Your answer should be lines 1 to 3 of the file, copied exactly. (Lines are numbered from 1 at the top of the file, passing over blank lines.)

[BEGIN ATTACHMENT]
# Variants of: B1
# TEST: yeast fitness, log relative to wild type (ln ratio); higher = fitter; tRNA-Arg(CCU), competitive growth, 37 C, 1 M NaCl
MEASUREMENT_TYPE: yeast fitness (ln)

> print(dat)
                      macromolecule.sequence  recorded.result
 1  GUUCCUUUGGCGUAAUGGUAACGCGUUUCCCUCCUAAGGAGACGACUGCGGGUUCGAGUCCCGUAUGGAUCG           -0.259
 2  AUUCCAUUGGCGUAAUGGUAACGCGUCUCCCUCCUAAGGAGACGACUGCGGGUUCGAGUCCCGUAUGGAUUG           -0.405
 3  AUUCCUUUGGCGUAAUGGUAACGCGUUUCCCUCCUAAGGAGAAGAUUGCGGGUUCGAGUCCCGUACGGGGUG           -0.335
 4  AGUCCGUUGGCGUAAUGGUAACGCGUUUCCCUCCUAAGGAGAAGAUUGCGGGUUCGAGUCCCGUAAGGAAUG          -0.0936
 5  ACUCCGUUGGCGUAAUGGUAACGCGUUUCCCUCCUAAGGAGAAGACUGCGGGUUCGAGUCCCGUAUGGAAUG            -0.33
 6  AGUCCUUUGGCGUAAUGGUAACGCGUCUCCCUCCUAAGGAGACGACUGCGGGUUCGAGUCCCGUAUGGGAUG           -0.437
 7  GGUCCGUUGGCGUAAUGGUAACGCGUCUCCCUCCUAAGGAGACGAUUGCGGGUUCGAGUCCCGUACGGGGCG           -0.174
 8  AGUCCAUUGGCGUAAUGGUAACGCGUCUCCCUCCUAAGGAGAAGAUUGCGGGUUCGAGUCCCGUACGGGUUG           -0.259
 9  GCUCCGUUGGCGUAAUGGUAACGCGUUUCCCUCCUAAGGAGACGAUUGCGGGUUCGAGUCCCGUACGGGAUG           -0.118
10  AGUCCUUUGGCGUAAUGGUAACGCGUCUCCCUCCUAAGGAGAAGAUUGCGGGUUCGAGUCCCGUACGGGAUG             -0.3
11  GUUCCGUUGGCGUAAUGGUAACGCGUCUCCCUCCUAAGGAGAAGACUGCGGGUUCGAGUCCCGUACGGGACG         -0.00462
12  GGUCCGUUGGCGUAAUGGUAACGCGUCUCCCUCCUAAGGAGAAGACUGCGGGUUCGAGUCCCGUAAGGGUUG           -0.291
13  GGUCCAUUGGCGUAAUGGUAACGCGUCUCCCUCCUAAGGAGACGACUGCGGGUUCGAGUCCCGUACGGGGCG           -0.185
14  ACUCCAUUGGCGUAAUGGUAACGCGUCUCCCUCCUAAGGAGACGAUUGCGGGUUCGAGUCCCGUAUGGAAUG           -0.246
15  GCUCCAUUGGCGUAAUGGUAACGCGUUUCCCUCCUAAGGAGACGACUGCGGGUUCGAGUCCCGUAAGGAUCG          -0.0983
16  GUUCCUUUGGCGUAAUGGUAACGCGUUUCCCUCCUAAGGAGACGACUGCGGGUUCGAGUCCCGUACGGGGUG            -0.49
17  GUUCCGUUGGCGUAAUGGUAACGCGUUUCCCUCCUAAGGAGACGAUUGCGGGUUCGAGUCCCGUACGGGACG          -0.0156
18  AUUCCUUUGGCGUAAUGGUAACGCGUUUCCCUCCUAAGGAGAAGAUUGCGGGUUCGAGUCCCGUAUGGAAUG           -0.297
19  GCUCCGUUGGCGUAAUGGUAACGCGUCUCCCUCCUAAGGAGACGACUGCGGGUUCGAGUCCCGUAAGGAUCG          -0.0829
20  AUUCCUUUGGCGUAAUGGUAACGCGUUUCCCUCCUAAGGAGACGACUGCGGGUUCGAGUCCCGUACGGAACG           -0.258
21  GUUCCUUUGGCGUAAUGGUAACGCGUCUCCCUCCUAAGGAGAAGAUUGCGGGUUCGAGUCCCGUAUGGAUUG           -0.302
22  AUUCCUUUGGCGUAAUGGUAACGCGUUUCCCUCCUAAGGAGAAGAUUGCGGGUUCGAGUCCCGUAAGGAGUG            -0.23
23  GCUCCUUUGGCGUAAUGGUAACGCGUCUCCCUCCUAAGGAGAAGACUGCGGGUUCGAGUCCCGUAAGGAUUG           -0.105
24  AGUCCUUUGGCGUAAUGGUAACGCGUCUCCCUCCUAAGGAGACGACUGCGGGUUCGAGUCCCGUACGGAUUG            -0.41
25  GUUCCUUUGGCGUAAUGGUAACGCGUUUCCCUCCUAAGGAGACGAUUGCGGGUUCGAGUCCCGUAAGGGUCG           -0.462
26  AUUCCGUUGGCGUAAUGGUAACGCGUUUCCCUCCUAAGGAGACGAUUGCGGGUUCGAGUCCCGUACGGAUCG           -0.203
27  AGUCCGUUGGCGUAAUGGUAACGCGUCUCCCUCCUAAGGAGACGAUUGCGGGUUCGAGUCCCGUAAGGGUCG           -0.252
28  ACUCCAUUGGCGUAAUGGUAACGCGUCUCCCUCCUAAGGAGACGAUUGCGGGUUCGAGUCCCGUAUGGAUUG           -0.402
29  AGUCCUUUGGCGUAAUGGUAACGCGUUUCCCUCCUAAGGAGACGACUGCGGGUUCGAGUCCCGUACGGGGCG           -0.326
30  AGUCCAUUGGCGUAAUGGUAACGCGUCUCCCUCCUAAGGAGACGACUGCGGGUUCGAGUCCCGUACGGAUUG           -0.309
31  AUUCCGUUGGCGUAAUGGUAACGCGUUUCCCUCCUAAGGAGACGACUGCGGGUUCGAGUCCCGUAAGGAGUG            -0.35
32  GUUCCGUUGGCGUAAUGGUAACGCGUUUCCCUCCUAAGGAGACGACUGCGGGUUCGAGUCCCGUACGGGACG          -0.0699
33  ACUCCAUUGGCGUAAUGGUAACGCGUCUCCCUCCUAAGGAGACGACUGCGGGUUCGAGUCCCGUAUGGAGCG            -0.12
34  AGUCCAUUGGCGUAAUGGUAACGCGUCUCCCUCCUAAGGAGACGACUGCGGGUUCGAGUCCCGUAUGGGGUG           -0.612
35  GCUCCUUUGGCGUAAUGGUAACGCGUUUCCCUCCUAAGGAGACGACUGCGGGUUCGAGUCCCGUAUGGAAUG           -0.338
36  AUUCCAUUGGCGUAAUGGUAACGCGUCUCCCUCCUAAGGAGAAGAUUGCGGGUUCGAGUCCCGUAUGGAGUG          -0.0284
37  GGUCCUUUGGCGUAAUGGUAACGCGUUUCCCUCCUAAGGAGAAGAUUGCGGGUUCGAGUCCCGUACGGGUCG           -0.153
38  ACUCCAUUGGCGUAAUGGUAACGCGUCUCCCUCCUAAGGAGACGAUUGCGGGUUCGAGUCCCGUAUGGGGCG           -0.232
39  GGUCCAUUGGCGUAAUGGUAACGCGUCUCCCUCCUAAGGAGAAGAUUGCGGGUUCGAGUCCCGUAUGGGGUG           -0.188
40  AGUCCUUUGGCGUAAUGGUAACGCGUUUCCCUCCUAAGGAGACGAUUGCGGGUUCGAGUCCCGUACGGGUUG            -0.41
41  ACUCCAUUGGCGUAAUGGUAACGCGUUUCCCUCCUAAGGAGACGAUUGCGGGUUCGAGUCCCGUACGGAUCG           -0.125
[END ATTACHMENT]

# Variants of: B1
# TEST: yeast fitness, log relative to wild type (ln ratio); higher = fitter; tRNA-Arg(CCU), competitive growth, 37 C, 1 M NaCl
MEASUREMENT_TYPE: yeast fitness (ln)